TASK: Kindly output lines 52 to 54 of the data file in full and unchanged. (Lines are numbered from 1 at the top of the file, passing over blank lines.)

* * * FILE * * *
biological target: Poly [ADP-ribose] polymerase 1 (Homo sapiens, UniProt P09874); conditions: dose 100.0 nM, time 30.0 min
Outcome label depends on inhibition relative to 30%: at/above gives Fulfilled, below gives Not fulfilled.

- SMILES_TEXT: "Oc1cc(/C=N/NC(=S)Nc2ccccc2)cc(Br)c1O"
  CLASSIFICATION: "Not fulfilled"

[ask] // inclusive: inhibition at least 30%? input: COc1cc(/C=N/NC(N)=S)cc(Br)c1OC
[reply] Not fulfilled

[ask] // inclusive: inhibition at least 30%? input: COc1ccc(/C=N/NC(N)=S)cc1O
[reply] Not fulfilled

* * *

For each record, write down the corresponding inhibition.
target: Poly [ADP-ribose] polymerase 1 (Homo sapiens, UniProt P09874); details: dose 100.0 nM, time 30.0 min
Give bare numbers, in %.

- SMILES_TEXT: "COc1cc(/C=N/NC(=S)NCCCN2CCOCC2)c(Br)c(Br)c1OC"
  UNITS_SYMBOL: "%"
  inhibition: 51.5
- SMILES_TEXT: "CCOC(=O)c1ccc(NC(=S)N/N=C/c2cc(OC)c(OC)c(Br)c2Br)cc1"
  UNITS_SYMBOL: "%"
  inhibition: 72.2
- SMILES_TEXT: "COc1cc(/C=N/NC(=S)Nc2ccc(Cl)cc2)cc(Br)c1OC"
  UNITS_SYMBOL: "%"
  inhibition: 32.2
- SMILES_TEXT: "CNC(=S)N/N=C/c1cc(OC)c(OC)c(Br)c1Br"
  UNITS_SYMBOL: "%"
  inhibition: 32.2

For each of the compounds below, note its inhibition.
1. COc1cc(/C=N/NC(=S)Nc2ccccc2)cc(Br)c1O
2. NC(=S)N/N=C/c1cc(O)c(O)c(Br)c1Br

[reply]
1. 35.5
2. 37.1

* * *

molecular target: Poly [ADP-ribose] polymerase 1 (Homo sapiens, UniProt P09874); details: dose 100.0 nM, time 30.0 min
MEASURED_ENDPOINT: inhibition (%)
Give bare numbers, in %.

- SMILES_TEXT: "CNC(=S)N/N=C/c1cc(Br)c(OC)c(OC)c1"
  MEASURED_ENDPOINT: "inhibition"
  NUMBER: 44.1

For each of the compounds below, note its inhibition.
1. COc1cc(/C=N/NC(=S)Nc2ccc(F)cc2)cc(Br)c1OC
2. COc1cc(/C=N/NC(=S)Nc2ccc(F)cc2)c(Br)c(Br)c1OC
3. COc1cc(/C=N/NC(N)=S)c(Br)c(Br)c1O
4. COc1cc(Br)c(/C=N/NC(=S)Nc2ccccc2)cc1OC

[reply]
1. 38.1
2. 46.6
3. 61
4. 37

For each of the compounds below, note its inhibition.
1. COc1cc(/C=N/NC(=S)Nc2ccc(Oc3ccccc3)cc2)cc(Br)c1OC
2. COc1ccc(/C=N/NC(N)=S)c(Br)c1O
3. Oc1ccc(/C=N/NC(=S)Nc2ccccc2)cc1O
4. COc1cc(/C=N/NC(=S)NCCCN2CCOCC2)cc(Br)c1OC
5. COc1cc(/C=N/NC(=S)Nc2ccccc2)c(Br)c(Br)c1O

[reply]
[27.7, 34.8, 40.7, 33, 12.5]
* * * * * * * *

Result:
4. COc1cc(/C=N/NC(=S)NCCCN2CCOCC2)cc(Br)c1OC
5. COc1cc(/C=N/NC(=S)Nc2ccccc2)c(Br)c(Br)c1O

[reply]